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Nursing Homes Not Meeting Flu-Shot Goals, Study Says
Date:10/5/2011

WEDNESDAY, Oct. 5 (HealthDay News) -- The percentage of nursing home residents in the United States who receive a seasonal flu shot is lower than the national goal, and the rate is lower for blacks than for whites, a new study finds.

Brown University researchers examined annual patient records from more than 14,000 nursing homes over three flu seasons, 2006-07 to 2008-09.

The overall flu vaccination rate for nursing home residents in 2008-09 was 82.75 percent, below the goal of 90 percent set by Medicare and Medicaid. The rates were 83.46 percent for whites and 77.75 percent for blacks.

The 2008-09 rates for both whites and blacks were slightly higher than the 2006-07 rates of 82.62 percent for whites and 75.42 percent for blacks.

Overall, in 2008-09, blacks were about 23 percent less likely than whites to receive a flu vaccination. In individual nursing homes, black residents were about 15 percent less likely to be vaccinated than their white neighbors.

The study appears in the October issue of the journal Health Affairs.

"One reason you would potentially see a difference is that blacks and whites are by and large served by different nursing homes and there's lots of evidence to suggest that blacks are served in nursing homes that are not as good," senior author Vincent Mor, professor of health services policy and practice, said in a university news release. "However, we also see a pretty persistent difference within the same homes, although it is not as large and it has lessened over time."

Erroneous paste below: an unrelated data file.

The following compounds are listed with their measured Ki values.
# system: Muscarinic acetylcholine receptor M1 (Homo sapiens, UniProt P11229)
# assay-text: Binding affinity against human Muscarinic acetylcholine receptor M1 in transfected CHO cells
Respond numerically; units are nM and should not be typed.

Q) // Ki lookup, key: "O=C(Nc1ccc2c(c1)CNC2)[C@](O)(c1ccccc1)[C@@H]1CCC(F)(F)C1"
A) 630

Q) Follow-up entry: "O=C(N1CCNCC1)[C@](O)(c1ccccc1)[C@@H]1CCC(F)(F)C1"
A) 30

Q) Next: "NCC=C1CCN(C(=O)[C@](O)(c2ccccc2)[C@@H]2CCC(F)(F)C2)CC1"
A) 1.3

Another reason for the disparity is that black nursing home residents are more likely to refuse flu vaccinations than white residents, the study suggests. In 2008-09, 12.88 percent of blacks refused flu vaccination, compared with 8.93 percent of whites.

Further research should investigate if black residents' higher refusal rate has to do with how flu vaccination is offered, Mor suggested.

"The way to address the within-facility disparity is to find out why there are these refusals and determine better ways of communicating the vaccine's benefits that specifically addresses patients' reluctance and refusal," he said.

More information

The U.S. National Institute on Aging has more about flu vaccination.

-- Robert Preidt

SOURCES: Brown University, news release, Oct. 5, 2011


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